It’s easy for overwhelmed sites to get off-track and overlook critical gaps in their quality training programs, says David Morin, director of research at The Holston Medical Group in Kingsport, Tenn. “We’re all so busy and resources are so tight,” he acknowledges. That said, high-quality, proactive training is key to better site management and bolstering quality assurance (QA) performance throughout a site.
Some sites look at QA in too narrow a manner, Morin adds. “Many use it to focus on a review of a single problem or a way to be proactive” about a specific task or situation, he says. That’s all well and good, of course, yet it fails to recognize that QA should apply to operations across the board, he adds.
Adequate QA programs should include strong training, hiring, and ongoing competency verification methodologies, Morin says. He advocates using mentors to help clinical research coordinators (CRCs) and others perform their tasks adequately. He also strongly believes in establishing other ways to ensure that an employee continues to grow in the job and learn new skills to address new challenges as their position evolves (e.g, internal testing with clear explanations of roles and responsibilities).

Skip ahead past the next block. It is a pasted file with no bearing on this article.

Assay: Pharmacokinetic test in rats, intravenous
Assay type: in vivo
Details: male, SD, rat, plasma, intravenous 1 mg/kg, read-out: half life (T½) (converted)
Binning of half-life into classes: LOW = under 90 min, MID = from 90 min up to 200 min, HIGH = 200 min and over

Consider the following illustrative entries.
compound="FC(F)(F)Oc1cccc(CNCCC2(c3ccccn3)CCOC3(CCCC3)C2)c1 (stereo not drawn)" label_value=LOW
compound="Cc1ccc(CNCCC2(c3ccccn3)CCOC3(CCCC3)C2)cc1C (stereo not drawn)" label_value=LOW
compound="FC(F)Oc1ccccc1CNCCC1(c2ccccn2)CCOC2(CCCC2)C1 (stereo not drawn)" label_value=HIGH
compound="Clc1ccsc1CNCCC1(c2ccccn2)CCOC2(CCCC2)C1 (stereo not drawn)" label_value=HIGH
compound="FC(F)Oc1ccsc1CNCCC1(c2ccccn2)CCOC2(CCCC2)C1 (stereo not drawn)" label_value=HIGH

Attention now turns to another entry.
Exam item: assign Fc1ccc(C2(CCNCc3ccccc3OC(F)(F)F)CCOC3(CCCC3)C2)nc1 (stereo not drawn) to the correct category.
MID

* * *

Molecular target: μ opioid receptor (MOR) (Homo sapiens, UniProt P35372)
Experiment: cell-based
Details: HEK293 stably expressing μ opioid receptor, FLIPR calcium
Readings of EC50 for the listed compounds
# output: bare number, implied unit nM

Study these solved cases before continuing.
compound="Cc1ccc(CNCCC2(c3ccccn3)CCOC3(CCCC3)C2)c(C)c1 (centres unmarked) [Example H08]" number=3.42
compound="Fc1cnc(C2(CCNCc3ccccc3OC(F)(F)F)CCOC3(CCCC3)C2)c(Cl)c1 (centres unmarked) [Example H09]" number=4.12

“Explain why something is done a certain way,” he suggests. “Make certain they understand the concept behind it.” Give them a stake in site operations, too. Synchronize root cause analysis and corrective and preventive action (CAPA) responsibilities with clear job descriptions, Morin adds.
“Errors tend to happen early” in the process, he notes. Vigilant, well-designed, site quality management programs can make all the difference.
To learn more about site quality management, check out Site Quality Management Tools: SOPs, Metrics, and Training.
And check out ACRP’s CRC ‘Boot Camp’ if you need to rapidly develop competent and effective early-stage CRCs. This immersive and experiential one-week training program puts CRCs through a mix of didactic learning and practical simulations of real-life scenarios to aid learning retention and immediately develop the competencies required of high-quality, early-stage CRCs.